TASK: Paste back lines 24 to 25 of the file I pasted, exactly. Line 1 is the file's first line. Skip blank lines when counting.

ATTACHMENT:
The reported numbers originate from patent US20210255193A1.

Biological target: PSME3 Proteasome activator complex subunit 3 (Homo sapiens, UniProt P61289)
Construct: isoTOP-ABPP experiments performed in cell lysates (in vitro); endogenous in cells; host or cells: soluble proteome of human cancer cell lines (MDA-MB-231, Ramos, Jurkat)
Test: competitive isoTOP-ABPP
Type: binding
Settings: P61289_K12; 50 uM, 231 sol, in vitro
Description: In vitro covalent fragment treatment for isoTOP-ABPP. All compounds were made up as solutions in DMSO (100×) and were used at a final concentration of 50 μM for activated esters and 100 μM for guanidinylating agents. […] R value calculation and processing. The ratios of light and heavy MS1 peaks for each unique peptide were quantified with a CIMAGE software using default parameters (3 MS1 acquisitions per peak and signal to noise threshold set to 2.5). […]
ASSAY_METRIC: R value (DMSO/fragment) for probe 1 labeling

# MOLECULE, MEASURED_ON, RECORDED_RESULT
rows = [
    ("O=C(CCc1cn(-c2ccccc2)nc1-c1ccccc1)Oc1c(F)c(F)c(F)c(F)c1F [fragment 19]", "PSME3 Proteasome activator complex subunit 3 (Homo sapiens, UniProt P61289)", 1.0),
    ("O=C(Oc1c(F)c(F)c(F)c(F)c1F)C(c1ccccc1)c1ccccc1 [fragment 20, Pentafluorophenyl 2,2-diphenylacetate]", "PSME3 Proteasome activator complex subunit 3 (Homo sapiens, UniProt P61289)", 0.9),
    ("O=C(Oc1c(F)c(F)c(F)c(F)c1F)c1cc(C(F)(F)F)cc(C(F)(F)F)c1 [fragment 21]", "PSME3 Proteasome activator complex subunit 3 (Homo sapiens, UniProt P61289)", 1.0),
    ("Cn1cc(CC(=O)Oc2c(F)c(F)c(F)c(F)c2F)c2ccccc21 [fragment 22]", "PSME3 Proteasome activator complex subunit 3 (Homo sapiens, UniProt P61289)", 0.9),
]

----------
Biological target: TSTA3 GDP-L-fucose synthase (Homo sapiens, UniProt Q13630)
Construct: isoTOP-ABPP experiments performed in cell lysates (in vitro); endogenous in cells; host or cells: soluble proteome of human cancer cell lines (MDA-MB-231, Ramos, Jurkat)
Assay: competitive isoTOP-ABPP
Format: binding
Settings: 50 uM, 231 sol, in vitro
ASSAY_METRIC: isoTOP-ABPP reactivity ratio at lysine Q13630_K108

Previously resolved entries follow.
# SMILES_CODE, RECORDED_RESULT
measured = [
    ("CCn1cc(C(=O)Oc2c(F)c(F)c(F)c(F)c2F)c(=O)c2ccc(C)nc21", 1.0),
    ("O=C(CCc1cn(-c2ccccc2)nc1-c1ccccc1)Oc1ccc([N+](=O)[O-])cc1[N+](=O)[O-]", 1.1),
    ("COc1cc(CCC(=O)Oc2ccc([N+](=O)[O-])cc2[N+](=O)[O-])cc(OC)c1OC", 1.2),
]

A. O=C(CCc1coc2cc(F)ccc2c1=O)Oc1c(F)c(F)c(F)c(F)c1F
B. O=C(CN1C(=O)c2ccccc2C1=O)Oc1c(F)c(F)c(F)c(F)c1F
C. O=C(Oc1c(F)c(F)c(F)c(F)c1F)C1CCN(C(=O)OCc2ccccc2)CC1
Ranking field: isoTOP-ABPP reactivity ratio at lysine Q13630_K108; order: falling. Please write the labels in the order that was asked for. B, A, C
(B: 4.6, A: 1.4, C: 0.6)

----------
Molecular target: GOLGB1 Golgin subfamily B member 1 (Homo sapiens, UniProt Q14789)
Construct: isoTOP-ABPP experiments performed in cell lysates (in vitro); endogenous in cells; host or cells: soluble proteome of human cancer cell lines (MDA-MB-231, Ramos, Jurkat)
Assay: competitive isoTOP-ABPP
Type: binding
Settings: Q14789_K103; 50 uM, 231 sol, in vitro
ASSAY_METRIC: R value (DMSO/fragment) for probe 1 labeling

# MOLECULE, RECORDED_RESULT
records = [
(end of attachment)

# SMILES_CODE, RECORDED_RESULT
measured = [